Who Was Philip Melanchthon? The Protestant Reformer In 5 Quotes
Today marks the birthday of a man who was essential to the Protestant Reformation, though he's not nearly as well known as some other Reformers. His name was Philip Melanchthon.
Melanchthon was a friend of Martin Luther's and was heavily influenced by his theology, though the pair also disagreed on some key issues. Melanchthon was known for his caution and concern for peace, as well as his great intellect. Luther would write of him: 'I had to fight with rabble and devils, for which reason my books are very warlike. I am the rough pioneer who must break the road; but Master Philip comes along softly and gently, sows and waters heartily, since God has richly endowed him with gifts.'
Melanchthon was not a particularly good-looking man – his rather scrawny look in the Lucas Cranach portrait shows why Luther would describe him as a 'shrimp'. Nonetheless, Melanchthon was a great mind, who 500 years after the Reformation still has much wisdom to offer the Church.
Melanchthon said: 'God willed to become known and to be recognised.' He emphasised God's deep connection with the world as its creator, who desires to be known.
For Melanchthon God is not like the carpenter of a ship who hands his work over to the sailors once it is complete, but rather 'God is present with his creation...sustaining his creation and governing it with His measureless mercy, bestowing good things upon it...' Melanchthon saw God as a benevolent, merciful creator; not distant from his creation but deeply involved with it.
On sin and grace
Melanchthon defined human sin as 'a darkness in the mind...[wherein] the will is without a fear, love or trust in God'. Since the fall of Adam this darkness has been present within humankind. In our turning away we are separated from God. He wrote, 'Original sin is the lack of original righteousness which is required to be present in us.'
In his writing Melanchthon emphasised the difference between 'law' and gospel'. The law, seen in Old Testament teachings in particular, condemns us like a harsh schoolmaster, showing us our original sin and inability to keep the commands we are given. In stark contrast comes the gospel, the free gift of life that comes despite our unworthiness, and therein lies 'the sweetness of the name' of Jesus.
One of his more famous quotes is: 'To know Christ is to know his benefits.' Christ's gospel is the radical alternative to living under 'law'. He takes away the sin of humankind, giving righteousness and eternal life in its place. Some critics felt that Melanchthon undermined God's gift of the law by opposing it to 'gospel', and that focusing on the 'benefits' of Christ reduced the gospel and took away from the idea of knowing God personally.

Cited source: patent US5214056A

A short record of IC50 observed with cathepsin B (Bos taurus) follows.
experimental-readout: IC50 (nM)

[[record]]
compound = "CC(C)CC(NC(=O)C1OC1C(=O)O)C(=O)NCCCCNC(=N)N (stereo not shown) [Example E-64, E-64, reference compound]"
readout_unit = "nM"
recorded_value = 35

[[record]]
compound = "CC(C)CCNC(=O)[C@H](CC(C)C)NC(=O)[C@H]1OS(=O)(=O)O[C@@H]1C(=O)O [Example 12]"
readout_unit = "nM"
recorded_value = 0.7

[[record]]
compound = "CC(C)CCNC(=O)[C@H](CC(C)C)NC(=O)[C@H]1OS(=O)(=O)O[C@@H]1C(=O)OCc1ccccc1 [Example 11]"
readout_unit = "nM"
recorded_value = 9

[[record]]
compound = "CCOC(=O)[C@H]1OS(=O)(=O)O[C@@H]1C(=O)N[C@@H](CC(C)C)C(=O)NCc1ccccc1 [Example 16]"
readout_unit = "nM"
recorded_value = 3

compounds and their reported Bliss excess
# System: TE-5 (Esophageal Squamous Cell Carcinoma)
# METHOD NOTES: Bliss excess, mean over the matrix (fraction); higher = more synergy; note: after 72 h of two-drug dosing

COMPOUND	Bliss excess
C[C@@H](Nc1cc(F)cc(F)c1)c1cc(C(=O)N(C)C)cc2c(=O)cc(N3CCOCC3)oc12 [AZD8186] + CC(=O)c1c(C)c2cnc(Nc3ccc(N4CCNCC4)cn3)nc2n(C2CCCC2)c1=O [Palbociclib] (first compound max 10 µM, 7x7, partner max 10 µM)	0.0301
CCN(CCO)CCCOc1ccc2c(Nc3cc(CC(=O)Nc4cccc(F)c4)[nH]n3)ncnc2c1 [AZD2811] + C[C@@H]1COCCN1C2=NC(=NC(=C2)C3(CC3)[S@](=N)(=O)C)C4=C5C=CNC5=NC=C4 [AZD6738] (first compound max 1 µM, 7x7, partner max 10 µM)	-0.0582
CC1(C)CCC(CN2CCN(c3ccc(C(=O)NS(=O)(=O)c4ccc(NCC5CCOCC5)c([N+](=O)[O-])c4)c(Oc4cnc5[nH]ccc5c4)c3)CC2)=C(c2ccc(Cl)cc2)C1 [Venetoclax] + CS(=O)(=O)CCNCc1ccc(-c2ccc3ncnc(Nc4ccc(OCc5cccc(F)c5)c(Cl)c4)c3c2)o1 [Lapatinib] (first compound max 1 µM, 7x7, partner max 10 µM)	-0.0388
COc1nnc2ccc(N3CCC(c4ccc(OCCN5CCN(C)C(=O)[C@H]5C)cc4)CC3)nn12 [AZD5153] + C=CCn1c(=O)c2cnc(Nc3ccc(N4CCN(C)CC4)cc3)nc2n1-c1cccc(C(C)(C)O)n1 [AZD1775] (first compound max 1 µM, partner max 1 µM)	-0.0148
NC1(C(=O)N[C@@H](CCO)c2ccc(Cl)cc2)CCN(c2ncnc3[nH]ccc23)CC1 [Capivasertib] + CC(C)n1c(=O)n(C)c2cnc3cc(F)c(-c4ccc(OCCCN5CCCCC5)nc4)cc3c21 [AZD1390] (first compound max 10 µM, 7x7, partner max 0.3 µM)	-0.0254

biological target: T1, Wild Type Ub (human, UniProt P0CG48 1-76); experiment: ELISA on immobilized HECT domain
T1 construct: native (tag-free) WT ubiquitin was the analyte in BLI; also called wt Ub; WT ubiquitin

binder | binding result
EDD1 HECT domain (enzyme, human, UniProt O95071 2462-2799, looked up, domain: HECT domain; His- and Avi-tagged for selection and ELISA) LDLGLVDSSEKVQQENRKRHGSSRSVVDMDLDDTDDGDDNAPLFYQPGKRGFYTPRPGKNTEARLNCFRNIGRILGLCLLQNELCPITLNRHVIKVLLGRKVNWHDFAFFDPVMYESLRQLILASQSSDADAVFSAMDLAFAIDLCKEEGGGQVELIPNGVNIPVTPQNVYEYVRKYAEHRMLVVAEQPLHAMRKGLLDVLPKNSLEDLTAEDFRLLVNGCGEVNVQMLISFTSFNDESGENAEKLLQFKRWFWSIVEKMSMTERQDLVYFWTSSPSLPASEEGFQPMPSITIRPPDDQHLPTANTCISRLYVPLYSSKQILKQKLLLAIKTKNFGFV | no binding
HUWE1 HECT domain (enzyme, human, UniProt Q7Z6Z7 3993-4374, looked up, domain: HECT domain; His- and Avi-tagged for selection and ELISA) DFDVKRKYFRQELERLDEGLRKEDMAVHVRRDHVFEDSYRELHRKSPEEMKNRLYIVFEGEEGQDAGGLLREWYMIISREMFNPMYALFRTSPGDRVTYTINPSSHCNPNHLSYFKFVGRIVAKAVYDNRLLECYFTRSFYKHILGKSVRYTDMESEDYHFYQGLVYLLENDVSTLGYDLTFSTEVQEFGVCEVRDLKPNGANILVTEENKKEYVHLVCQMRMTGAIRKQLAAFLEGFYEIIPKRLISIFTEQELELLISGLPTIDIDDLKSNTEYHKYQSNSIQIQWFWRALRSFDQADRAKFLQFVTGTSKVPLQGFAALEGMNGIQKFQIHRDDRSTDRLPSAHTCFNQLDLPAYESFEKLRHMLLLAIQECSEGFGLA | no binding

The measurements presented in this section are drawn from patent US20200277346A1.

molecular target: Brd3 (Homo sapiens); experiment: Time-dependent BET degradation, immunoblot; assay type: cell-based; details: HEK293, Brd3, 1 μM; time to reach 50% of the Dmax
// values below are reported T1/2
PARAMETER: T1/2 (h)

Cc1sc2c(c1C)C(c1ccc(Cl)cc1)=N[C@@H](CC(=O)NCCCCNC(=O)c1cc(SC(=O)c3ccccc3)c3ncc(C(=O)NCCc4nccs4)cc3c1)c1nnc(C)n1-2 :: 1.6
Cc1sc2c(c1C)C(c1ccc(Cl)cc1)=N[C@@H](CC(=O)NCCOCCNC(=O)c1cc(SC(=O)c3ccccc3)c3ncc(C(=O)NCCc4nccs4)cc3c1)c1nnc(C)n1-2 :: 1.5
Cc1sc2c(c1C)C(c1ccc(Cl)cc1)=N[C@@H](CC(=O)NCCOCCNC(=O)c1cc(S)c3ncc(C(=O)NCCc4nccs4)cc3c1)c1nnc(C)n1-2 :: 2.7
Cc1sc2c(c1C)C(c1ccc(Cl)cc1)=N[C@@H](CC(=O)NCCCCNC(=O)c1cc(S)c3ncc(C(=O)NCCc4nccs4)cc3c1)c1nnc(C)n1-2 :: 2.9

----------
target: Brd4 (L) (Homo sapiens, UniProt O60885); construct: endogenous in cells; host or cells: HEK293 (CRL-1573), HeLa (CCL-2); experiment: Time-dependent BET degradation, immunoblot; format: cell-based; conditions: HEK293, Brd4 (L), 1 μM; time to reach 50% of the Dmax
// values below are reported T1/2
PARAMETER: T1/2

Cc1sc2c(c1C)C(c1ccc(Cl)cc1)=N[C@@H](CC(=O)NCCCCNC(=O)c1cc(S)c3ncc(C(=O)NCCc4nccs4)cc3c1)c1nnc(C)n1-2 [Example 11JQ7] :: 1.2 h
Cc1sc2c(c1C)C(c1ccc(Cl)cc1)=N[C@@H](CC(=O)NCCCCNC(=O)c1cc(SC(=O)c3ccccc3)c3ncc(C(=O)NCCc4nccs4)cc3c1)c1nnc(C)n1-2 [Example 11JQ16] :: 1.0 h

Melanchthon was deeply troubled by the doctrine of predestination put forth by his contemporary John Calvin. Calvin taught that God elects some to eternal salvation and others to eternal damnation. As Calvin wrote: God 'does not indiscriminately adopt all into the hope of salvation but gives to some what he denies to others'.
The idea that some are promised salvation and others damnation is one that Melanchthon felt could only lead to doubt and a troubled mind. Where was free will? How could you know for certain if you were elect or not? Melanchthon dismissed the doctrine as dangerous, distracting speculation. For him the gospel needed to be a free gift, offered to all, and be a promise that could not be doubted.
On the truth
Melanchthon penned the Loci Communes in 1521, the first full elucidation of Lutheran theological beliefs. He cared about the truth. As he said: 'We must seek the truth, love it, defend it, and hand it down uncorrupted to our posterity.'
However, he also supported the idea that certain truths were of secondary importance. He described certain doctrines as adiaphora, which is Greek for 'things indifferent'. Belief in salvation through the cross of Jesus was essential to Christian faith, but issues like whether the Lord's Supper was literally or symbolically the body and blood of Christ, were adiaphora. Critics said this made Melanchthon a compromiser, while others said it made him a positive peacemaker.
Melanchthon led the Lutheran movement after Luther died in 1546. On his deathbed in 1560, Melanchthon encouraged people not to fear death, because in death one would 'be freed from the acrimony and fury of theologians'. Living at the heart of the turmoil of the Reformation, Melanchthon knew the anger of theologians well.
More positively, he also said that people should not fear death because when it comes, 'Thou shalt go to the light, see God, look upon his Son, learn those wonderful mysteries which thou hast not been able to understand in this life.'
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